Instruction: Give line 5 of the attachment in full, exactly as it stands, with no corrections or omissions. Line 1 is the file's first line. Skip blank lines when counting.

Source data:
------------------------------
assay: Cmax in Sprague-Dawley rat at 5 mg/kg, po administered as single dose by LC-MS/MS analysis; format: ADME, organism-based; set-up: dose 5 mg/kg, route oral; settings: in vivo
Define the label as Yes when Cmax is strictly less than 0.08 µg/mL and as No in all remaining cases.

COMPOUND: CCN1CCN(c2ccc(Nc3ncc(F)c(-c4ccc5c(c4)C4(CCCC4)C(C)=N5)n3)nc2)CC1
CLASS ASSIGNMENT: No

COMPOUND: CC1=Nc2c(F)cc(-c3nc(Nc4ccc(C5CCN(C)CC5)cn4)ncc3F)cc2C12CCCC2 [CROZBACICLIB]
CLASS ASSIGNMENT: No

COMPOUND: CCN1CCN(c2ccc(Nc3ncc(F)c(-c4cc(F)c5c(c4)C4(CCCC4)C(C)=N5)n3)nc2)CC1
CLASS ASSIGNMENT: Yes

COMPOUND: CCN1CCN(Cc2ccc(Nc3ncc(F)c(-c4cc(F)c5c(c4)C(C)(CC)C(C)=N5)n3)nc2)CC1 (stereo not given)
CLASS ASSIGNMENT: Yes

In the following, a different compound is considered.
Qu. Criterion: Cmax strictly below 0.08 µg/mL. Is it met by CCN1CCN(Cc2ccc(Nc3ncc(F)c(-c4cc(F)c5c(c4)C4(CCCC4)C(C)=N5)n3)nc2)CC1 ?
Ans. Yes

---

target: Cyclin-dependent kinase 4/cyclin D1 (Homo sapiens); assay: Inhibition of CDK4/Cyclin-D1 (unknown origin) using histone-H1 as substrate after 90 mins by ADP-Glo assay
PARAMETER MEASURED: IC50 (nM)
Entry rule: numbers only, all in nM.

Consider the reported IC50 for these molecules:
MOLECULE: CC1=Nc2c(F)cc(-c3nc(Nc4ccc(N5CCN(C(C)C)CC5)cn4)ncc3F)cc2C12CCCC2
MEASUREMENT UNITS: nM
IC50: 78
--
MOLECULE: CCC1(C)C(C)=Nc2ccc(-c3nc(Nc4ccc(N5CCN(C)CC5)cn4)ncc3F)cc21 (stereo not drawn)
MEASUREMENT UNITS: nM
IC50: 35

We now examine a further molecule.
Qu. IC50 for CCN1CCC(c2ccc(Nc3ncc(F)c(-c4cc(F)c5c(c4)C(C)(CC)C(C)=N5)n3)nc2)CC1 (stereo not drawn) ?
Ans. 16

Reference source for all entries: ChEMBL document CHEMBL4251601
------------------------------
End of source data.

COMPOUND: CC1=Nc2c(F)cc(-c3nc(Nc4ccc(C5CCN(C)CC5)cn4)ncc3F)cc2C12CCCC2 [CROZBACICLIB]